This means that the hcid.conf "class" parameter needs to be set up properly if particular services are running on the host, such as "PAN", or "OBEX Obect Push", etc: in general a device looking for a service such as "Network Access Point" will only scan for this service on devices containing "Networking" in their major service class.
Major service class byte allocation (from LSB to MSB):
Bit 1: Positioning (Location identification)
Bit 2: Networking (LAN, Ad hoc, ...)
Bit 3: Rendering (Printing, Speaker, ...)
Bit 4: Capturing (Scanner, Microphone, ...)
Bit 5: Object Transfer (v\-Inbox, v\-Folder, ...)
Bit 6: Audio (Speaker, Microphone, Headset service, ...)
Bit 7: Telephony (Cordless telephony, Modem, Headset service, ...)
Bit 8: Information (WEB\-server, WAP\-server, ...)
Example: class 0x02hhhh : the device offers networking service
Major device class allocation:
0x00: Miscellaneous
0x01: Computer (desktop,notebook, PDA, organizers, .... )
0x02: Phone (cellular, cordless, payphone, modem, ...)
0x03: LAN /Network Access point
0x04: Audio/Video (headset,speaker,stereo, video display, vcr.....
0x05: Peripheral (mouse, joystick, keyboards, ..... )
0x06: Imaging (printing, scanner, camera, display, ...)
Other values are not defined (refer to the Bluetooth specification for more details
Minor device class allocation: the meaning of this byte depends on the major class allocation, please refer to the Bluetooth specifications for more details).
.B Example:
if PAND runs on your server, you need to set up at least \fBclass 0x020100\fP, which stands for "Service Class: Networking" and "Device Class: Computer, Uncategorized".
\fBiscan\fP enable|disable
\fBpscan\fP enable|disable
Bluetooth devices discover and connect to each other through the use of two special Bluetooth channels, the Inquiry and Page channels (described in the Bluetooth Spec Volume 1, Part A, Section 3.3.3, page 35). These two options enable the channels on the bluetooth device.
\fBiscan enable\fP: makes the bluetooth device "discoverable" by enabling it to answer "inquiries" from other nearby bluetooth devices.
\fBpscan enable\fP: makes the bluetooth device "connectable to" by enabling the use of the "page scan" channel.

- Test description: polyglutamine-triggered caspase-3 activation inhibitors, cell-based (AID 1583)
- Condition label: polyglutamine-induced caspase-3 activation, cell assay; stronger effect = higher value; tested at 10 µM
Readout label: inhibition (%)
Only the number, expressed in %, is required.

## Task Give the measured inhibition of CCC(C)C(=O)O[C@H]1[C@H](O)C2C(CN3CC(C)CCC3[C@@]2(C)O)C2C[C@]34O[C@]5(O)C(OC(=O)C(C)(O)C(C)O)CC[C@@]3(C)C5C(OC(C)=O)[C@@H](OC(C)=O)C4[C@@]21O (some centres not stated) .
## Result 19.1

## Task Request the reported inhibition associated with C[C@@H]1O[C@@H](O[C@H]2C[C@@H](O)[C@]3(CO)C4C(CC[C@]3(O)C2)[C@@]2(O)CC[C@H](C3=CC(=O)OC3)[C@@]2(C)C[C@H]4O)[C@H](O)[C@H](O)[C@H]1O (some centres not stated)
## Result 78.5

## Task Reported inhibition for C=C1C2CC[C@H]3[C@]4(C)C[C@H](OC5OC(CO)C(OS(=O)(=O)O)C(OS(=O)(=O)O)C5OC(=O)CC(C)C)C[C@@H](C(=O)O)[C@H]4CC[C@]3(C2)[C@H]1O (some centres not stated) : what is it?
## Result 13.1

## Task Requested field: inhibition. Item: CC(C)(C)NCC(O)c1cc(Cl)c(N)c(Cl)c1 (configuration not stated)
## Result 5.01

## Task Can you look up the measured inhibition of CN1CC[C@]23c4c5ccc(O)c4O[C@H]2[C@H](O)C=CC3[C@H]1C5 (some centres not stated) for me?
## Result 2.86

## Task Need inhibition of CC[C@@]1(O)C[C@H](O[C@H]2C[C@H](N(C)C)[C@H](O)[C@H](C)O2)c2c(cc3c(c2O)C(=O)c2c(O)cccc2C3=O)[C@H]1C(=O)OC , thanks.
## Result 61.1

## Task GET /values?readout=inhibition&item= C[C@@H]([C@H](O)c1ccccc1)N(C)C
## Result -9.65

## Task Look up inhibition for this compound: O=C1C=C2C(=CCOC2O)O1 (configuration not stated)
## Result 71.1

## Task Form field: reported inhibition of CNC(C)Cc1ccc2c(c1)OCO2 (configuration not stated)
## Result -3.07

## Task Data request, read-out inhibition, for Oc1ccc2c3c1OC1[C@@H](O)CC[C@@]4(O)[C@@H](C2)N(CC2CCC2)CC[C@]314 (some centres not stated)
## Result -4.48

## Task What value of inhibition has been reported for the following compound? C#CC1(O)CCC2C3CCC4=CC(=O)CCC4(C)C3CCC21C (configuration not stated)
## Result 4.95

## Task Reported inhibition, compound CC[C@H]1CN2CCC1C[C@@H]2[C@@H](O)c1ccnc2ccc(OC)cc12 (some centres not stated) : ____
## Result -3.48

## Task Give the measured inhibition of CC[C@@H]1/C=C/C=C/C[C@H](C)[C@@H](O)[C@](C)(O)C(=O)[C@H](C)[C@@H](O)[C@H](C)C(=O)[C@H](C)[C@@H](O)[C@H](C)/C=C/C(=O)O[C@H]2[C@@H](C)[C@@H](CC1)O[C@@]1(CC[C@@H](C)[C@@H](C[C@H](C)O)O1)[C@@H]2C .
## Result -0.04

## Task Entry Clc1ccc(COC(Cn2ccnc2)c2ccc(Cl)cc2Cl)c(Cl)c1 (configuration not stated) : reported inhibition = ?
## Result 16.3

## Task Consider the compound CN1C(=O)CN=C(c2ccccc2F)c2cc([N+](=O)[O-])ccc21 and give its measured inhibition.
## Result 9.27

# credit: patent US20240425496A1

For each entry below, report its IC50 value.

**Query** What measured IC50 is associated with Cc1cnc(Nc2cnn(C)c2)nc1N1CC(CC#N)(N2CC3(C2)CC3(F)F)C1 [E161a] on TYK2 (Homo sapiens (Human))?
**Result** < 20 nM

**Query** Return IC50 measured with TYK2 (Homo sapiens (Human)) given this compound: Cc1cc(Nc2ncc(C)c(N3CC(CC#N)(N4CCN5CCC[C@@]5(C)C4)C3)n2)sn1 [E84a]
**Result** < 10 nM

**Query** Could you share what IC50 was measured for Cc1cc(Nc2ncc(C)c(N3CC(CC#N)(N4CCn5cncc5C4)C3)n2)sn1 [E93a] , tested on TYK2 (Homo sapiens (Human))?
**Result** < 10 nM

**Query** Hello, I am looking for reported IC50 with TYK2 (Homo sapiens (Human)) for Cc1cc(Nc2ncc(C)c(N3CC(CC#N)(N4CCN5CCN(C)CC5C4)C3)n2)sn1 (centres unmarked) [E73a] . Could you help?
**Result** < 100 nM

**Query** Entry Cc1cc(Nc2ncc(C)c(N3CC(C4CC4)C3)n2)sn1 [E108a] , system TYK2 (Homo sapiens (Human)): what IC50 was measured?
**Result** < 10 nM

\fBlm\fP none|accept,master
\fInone\fP means no specific policy. \fIaccept\fP means always accept
incoming connections. \fImaster\fP means become master on incoming
connections and deny role switch on outgoing connections.
\fBlp\fP none|rswitch,hold,sniff,park
\fInone\fP means no specific policy. \fIrswitch\fP means allow role
switch. \fIhold\fP means allow hold mode. \fIsniff\fP means allow
sniff mode. \fIpark\fP means allow park mode. Several options can be
This option determines the various operational modes that are allowed for this device when it participates to a piconet. Normally hold and sniff should be enabled for standard operations.
hold: this mode is related to synchronous communications (SCO voice channel for example).
sniff: when in this mode, a device is only present on the piconet during determined slots of time, allowing it to do other things when it is "absent", for example to scan for other bluetooth devices.
park: this is a mode where the device is put on standby on the piconet, for power\-saving purposes for example.
rswitch: this is a mode that enables role\-switch (master <\-> slave) between two devices in a piconet. It is not clear whether this needs to be enabled in order to make the "lm master" setting work properly or not.
\fBpageto\fP \fIn\fP
Page Timeout measured in number of baseband slots. Interval length = N * 0.625 msec (1 baseband slot)
\fBdiscovto\fP \fIn\fP
The time in seconds that the device will stay in discoverable mode. 0 disables this feature and forces the device to be always discoverable.
.I @CONFIGDIR@/hcid.conf
Default location of the global configuration file.
This manual page was written by Edouard Lafargue, Fredrik Noring, Maxim Krasnyansky and Marcel Holtmann.